Lifting of the Arms Embargo on China: the Rueda Report on Arms Exports
(Source: European Commission; issued Nov. 16, 2004)
Speech by the Rt. Hon Chris Patten
European Commissioner for External Relations
to the European Parliament; Strasbourg, Nov. 16, 2004

Mr President, Honourable Members,

As you know, given the way in which the CFSP operates this is not an issue on which the Commission takes a lead. Nevertheless we have an obvious interest in the overall development of our relations with China and the arms embargo debate naturally plays out in that context.

The embargo was imposed by the European Council in 1989 following the events in Tiananmen Square. This year China has intensified its campaign to have it lifted. That campaign continues in the run up to the EU-China summit next month. The Chinese authorities consider the embargo to be evidence of discrimination against them, arguing that it is 'obsolete'. They claim that it severely hinders the further development of bilateral relations.

While we have acknowledged that positive change has occurred and that the political situation in China has moved on since Tiananmen, China's observance of some basic human rights, notably in the area of political and civil rights, continues to fall well short of international norms.

Without making any direct link, we have therefore consistently told China at the highest level that lifting of the embargo would be greatly assisted if they could take concrete steps in the field of human rights; steps that could convince European public opinion of the appropriateness of such action.

I know that a number of Member States are favourably disposed towards lifting the embargo, and have gone public with that position. Others believe that it is premature, citing concerns about human rights. Human rights were an issue that figured prominently in the resolution against lifting passed by this house last year.

Those Member States arguing for lifting use the rationale that the controls introduced in the 1998 EU Code of Conduct on arms sales make it no longer necessary. I acknowledge this argument is not without substance.

I am of course very keen to move forward with our important strategic partnership with China, which is rapidly emerging as a global player across the board, and is now, among other things our second largest trading partner. This is one of our top foreign policy goals in the years to come.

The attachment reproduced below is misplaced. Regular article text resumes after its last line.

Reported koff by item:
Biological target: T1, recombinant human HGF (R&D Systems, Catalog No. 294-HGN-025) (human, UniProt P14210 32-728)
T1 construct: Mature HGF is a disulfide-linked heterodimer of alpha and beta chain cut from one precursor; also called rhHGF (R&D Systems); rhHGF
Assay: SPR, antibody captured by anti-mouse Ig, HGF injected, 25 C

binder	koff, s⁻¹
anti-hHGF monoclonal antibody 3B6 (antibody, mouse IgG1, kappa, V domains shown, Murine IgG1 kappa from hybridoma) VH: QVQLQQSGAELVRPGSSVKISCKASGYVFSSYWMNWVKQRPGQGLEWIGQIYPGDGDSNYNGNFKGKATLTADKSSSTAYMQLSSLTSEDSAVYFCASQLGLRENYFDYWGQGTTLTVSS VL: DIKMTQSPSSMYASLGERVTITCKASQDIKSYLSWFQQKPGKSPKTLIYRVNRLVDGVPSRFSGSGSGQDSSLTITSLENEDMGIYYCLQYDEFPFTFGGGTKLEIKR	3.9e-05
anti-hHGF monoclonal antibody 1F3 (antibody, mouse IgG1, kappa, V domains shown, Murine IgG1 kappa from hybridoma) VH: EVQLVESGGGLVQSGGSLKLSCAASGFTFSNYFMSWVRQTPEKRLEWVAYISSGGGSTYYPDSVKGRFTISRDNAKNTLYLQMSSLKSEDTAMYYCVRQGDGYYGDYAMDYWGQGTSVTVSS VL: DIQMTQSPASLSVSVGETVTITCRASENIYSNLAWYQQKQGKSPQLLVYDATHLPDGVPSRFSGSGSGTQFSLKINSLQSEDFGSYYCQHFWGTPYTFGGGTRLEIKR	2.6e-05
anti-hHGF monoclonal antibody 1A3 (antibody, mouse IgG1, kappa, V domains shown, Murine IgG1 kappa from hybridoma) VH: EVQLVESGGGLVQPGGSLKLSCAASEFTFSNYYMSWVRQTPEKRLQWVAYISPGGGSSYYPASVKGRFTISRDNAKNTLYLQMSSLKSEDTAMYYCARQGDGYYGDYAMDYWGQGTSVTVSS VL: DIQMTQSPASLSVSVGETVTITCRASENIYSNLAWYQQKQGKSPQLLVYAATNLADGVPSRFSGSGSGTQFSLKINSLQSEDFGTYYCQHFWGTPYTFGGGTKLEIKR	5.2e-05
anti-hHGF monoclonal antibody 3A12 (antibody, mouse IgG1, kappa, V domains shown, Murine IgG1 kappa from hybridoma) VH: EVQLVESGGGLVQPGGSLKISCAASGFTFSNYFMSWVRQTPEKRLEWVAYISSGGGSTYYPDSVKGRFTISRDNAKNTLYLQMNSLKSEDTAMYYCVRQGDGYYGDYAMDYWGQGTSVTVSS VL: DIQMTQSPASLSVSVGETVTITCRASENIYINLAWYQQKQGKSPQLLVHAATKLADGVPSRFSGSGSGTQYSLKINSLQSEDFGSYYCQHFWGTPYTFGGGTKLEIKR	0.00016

That said, given the underlying logic of the embargo and the significant political and symbolic values involved for both sides, it is understandable that some Member States argue that lifting the ban should take place against a background of positive and tangible steps by China to improve the human rights situation.

I would also like to say a few words on the European Parliament's report on the operation of the EU's Code of Conduct on arms exports. The strength of the Code of Conduct is closely related to the China embargo debate as it will guide Member States export practice should lifting take place. Responsibility for the arms trade currently rests with Member States but the Commission is fully associated with its consideration under CFSP.

Rapporteur Raul Romeva Rueda, should be commended for putting together a substantial document which merits detailed attention. It challenges Member States to attain higher, more stringent, standards on the control of arms exports. Among other things it asks for more transparency, not something normally immediately associated with the trade in arms. It also seeks further controls and limitations on such trade; inherently difficult areas for those Member States with significant arms industries.

Whilst the report focuses primarily on improvement in European practice, its scope is global. Recognising the EU's potential to promote best practice around the world, it advocates inter alia an International Arms Trade Treaty.

We should not forget the sobering fact that around half a million people die each year as a result of violence linked to small arms and light weapons. As you are well aware the Commission is regularly involved, with other international organisations and NGO's, in dealing with the consequences of inappropriate or illegal arms sales. We are also implementing some specific projects to reduce destabilising accumulations of weapons around the world. A pilot project initiated by the European Parliament is underway in order to see what else can be done.

Certainly, more does need to be done. I particularly support the logic of an international agreement to strengthen the control of conventional arms sales. That is why the Commission has, as part of wider EU efforts, strongly supported the adoption of an international Code of Conduct on arms exports based on the EU's initiative.

Member States are currently considering how to improve the Code of Conduct and we are encouraging these efforts to strengthen EU controls on conventional arms sales. The success of this endeavour will be a factor in the ongoing China arms embargo debate.


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